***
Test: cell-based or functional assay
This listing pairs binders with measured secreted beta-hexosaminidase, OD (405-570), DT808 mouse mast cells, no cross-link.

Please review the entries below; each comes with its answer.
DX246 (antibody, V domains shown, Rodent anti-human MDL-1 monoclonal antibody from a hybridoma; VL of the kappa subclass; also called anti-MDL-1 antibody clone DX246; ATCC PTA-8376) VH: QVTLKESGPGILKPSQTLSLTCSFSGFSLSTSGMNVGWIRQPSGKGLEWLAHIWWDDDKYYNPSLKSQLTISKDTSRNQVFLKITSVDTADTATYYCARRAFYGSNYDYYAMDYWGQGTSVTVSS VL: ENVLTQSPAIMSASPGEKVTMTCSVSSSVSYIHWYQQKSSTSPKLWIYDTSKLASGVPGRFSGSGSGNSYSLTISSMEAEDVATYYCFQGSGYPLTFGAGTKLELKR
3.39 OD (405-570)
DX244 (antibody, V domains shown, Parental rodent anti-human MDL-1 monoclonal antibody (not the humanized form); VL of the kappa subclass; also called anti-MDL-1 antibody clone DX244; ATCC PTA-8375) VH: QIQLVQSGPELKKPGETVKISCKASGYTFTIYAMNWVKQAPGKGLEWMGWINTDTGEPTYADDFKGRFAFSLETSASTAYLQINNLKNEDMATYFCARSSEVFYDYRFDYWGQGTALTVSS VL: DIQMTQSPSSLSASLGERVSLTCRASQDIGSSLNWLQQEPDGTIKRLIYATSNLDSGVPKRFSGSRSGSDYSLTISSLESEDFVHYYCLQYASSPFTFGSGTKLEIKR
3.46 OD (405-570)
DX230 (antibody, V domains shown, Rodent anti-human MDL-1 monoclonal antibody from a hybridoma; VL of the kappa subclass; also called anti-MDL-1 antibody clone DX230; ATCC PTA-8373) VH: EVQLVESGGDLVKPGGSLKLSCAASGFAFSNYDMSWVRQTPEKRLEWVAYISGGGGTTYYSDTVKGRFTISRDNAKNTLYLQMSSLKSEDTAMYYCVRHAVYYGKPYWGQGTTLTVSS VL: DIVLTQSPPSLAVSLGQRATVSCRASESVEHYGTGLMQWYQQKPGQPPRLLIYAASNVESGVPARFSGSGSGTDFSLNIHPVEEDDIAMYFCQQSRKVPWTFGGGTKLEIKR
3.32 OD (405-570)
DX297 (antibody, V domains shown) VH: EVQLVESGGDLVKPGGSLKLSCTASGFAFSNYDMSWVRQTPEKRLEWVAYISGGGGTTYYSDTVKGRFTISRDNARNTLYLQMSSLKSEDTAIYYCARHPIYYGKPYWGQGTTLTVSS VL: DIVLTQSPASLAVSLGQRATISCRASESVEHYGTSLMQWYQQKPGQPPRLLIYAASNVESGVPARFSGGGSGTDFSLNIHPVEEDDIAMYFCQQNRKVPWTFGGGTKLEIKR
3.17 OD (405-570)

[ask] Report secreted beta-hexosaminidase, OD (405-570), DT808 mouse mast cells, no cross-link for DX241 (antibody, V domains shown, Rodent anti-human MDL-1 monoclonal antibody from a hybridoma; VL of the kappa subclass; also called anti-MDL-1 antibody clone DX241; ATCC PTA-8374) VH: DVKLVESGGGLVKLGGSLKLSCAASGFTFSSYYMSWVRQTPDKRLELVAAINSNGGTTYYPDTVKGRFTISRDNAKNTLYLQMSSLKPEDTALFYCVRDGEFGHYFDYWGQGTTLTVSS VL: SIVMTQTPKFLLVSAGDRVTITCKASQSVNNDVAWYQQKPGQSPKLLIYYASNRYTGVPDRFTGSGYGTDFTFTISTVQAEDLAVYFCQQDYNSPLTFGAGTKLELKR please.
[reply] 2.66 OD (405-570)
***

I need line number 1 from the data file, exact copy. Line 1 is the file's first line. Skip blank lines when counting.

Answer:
Test: cell-based or functional assay